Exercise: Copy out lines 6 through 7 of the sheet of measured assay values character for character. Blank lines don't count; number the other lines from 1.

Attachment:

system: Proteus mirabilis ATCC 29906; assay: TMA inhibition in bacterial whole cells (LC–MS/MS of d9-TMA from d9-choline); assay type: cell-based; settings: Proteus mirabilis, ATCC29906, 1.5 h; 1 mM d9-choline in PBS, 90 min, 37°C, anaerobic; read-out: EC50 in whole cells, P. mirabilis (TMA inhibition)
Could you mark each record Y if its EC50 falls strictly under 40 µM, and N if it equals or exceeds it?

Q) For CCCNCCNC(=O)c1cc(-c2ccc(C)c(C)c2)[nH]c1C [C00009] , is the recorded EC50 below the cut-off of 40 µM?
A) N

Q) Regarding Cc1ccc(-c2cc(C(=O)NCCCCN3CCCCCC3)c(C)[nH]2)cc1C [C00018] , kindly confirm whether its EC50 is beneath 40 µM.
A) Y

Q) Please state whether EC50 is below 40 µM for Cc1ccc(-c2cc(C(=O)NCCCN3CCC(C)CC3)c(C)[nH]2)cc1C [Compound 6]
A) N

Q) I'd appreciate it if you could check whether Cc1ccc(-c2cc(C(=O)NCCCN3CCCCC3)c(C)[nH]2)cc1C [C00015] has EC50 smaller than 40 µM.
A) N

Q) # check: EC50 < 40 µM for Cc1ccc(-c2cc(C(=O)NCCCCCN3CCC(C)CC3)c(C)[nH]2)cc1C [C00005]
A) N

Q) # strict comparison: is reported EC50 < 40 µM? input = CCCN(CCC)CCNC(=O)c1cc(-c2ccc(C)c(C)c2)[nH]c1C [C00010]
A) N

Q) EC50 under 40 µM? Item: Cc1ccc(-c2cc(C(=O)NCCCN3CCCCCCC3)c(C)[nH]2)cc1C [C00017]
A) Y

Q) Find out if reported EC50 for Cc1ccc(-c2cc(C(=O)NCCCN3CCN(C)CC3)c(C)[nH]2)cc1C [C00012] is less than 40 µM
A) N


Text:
A) Y

Q) Please state whether EC50 is below 40 µM for Cc1ccc(-c2cc(C(=O)NCCCN3CCC(C)CC3)c(C)[nH]2)cc1C [Compound 6]